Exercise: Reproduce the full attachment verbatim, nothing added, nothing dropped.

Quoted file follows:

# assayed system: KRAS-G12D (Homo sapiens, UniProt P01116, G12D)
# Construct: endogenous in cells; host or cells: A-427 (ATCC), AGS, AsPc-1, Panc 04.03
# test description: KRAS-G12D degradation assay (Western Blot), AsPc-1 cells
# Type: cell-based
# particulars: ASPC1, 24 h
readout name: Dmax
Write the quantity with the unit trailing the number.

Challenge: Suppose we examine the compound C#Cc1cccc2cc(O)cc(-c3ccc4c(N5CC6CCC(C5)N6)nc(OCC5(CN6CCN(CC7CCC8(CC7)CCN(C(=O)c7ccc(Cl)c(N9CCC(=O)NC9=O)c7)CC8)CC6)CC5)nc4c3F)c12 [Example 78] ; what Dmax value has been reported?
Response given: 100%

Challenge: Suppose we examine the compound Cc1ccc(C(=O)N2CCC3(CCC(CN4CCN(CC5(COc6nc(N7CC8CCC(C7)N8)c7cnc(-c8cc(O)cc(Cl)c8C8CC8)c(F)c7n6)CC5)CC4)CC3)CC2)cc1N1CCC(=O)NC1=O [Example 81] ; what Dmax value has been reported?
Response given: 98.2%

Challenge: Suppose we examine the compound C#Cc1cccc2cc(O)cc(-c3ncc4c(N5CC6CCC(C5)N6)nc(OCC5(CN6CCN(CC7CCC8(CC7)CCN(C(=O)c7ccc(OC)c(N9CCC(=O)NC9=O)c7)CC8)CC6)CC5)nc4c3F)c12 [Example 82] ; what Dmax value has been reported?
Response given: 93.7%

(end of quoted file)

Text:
# assayed system: KRAS-G12D (Homo sapiens, UniProt P01116, G12D)
# Construct: endogenous in cells; host or cells: A-427 (ATCC), AGS, AsPc-1, Panc 04.03
# test description: KRAS-G12D degradation assay (Western Blot), AsPc-1 cells
# Type: cell-based
# particulars: ASPC1, 24 h
readout name: Dmax
Write the quantity with the unit trailing the number.

Challenge: Suppose we examine the compound C#Cc1cccc2cc(O)cc(-c3ccc4c(N5CC6CCC(C5)N6)nc(OCC5(CN6CCN(CC7CCC8(CC7)CCN(C(=O)c7ccc(Cl)c(N9CCC(=O)NC9=O)c7)CC8)CC6)CC5)nc4c3F)c12 [Example 78] ; what Dmax value has been reported?
Response given: 100%

Challenge: Suppose we examine the compound Cc1ccc(C(=O)N2CCC3(CCC(CN4CCN(CC5(COc6nc(N7CC8CCC(C7)N8)c7cnc(-c8cc(O)cc(Cl)c8C8CC8)c(F)c7n6)CC5)CC4)CC3)CC2)cc1N1CCC(=O)NC1=O [Example 81] ; what Dmax value has been reported?
Response given: 98.2%

Challenge: Suppose we examine the compound C#Cc1cccc2cc(O)cc(-c3ncc4c(N5CC6CCC(C5)N6)nc(OCC5(CN6CCN(CC7CCC8(CC7)CCN(C(=O)c7ccc(OC)c(N9CCC(=O)NC9=O)c7)CC8)CC6)CC5)nc4c3F)c12 [Example 82] ; what Dmax value has been reported?
Response given: 93.7%